The Right to Be Forgotten: An Executive Job-Hunter’s Perspective

The Right to Be Forgotten: An Executive Job-Hunter’s Perspective

There are incidents in all of our lives we wish would be forgotten. At the very least we wish they would not be used against in the pursuit of our personal and professional goals. With recent legal developments in Europe, the day in which this becomes less of a worry may be closer than you think. A landmark European Union court ruling has validated the “right to be forgotten”. The right to be forgotten is a legal concept that asserts that an individual has a right to leave his or her past behind. The concept stems from the French droit à l’oubli -right of oblivion-, which allows a convicted criminal to avoid having the details of a conviction and incarceration published after serving their prison sentence. Applied to the Internet, the right to be forgotten concept gives individuals the right to ask search engine providers to erase their personal data when it is outdated, inaccurate, irrelevant, or if there is no public interest in preserving the data. “That does not mean that everybody has the right to be forgotten whenever they’d like to have their data forgotten” comments Douwe Korff, a law professor at the London Metropolitan University who specialise in data privacy. “The right to be forgotten, it’s really a balance. It doesn’t say you have the right to have your transgressions forgotten. It says if there is no public interests in those transgressions being exposed, then they shouldn’t be exposed.” Due to this controversial ruling, it is now possible for European nationals now have the ability to attempt to remove personal data from Google’s search engine results.   How does it work? To comply with the recent court rulings, Google has launched a service to permit European nationals to request for personal data to be removed from their online search results. Upon this request, an advisory board will deliberate the validity of the request; that is, the board will examine the request to determine if the data is not relevant or in the public’s interests. If the information meets these criteria, Google must remove the links via search engine results. To make a data removal request, you must submit a Search removal request under European Data Protection Law form. This form will require the individual to submit unique information such as their nationality, web links to the relevant material, an explanation for why the index links should be removed, as well as an identity verification document. The identity verification is required to ensure that fraudulent removal from individuals impersonating others, trying to harm competitors, or improperly seeking to suppress legal information.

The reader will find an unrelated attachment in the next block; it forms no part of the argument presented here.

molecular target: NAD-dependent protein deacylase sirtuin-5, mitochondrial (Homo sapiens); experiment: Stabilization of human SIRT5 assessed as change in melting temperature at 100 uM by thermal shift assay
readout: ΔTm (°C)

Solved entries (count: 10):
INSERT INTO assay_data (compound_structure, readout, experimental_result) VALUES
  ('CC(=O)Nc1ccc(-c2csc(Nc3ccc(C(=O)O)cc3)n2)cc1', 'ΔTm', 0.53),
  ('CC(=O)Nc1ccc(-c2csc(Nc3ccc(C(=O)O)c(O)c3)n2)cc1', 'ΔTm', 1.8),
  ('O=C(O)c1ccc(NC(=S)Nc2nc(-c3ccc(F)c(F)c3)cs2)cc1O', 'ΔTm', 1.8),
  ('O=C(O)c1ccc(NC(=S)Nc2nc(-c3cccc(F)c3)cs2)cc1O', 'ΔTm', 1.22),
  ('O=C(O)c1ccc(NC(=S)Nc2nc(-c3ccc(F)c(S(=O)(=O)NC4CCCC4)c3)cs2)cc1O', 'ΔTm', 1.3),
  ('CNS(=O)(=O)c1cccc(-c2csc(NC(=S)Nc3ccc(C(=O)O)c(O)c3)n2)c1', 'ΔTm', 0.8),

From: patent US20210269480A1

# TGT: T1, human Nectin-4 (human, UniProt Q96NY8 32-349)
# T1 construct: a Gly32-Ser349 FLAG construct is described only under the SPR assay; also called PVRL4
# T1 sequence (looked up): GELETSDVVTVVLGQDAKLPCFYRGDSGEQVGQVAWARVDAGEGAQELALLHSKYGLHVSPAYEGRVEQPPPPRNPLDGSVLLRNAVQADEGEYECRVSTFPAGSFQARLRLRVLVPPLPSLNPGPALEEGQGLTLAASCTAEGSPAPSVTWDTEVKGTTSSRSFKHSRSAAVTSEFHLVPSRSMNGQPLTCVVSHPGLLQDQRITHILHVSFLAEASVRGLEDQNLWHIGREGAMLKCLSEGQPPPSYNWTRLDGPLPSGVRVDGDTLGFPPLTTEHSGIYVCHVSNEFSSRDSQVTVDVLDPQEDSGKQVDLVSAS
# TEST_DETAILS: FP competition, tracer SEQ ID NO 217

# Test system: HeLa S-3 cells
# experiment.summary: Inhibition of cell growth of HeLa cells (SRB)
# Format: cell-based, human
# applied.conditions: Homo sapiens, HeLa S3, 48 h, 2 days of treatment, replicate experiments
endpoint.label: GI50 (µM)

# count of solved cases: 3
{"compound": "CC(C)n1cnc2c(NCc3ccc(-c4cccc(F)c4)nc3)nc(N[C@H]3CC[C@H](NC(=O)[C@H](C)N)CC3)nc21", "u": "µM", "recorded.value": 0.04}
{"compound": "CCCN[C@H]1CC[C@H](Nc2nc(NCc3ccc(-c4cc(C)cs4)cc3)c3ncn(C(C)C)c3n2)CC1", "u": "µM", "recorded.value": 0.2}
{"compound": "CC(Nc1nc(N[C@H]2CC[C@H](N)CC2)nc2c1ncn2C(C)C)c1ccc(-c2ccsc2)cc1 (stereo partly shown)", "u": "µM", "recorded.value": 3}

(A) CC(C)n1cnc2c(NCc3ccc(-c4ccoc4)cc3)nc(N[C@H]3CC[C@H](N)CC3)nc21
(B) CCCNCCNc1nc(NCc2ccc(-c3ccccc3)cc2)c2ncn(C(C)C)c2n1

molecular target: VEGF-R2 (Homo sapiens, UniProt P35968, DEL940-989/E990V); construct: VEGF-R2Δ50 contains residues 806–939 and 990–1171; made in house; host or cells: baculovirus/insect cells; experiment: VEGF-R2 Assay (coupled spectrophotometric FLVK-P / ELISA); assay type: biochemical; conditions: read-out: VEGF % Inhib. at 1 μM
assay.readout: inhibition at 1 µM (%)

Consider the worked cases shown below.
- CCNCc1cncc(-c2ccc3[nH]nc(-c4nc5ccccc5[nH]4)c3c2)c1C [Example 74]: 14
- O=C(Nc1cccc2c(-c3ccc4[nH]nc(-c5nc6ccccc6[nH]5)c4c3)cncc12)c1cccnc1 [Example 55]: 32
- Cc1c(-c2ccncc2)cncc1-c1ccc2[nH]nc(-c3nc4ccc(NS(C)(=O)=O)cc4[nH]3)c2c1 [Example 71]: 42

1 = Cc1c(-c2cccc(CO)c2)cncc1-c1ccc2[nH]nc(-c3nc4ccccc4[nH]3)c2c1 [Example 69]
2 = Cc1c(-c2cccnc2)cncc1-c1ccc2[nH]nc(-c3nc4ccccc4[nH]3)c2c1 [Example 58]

It is important to note that Google does not have the ability to censor the original source of the information which is under dispute. It can only make it more difficult for such outdated or inaccurate information to be acquired. Further,

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the disputed information will only disappear from searches made in Europe. Inquiries undertaken through its sites outside the region will still show the contested information.


Click here to view the ‘Search Removal Request‘ form by Google.
  Why this matters to job-seekers This can be a significant development for those hoping to propel their executive careers onward. With the increasingly more competitive job market, employers will use any criteria possible to differentiate between strong candidates. While personal responsibility and demonstrations of good decorum should be expected from candidates, one should not become disqualified from opportunities due to minor hiccups from one’s past. For instance, were you involved in a nasty divorce or lawsuit from 20 years ago? Was there ever an incident of teenage indiscretion? Are these details relevant to the public today? Should such information be readily available to use in deliberations over your credentials and character? For the European professional without a spotless past, this new development offers a better chance at making a strong first impression, to be judged on your present-day behaviours and actions rather than on relatively insignificant singular incidents from yesteryear.
Click here to view the ‘Search Removal Request‘ form by Google.
Seeking an executive position is a difficult objective during the best of circumstances. Because of this, it is essential to take advantage of any developments, legally or by any measure, to enhance your prospects. Whether it is through taking advantage of the new right to be forgotten measures or otherwise, plan ahead to put your best foot forward and grab the executive position you aspire for.
Make sure you’re ready to to take your career to CEO level and succeed. Sign up to the CI Executive Career Management programme and get access to a Career Coach to guide and coach you through your journey to board level. Also don’t forget to keep a lookout for the top roles that become available in emerging markets.

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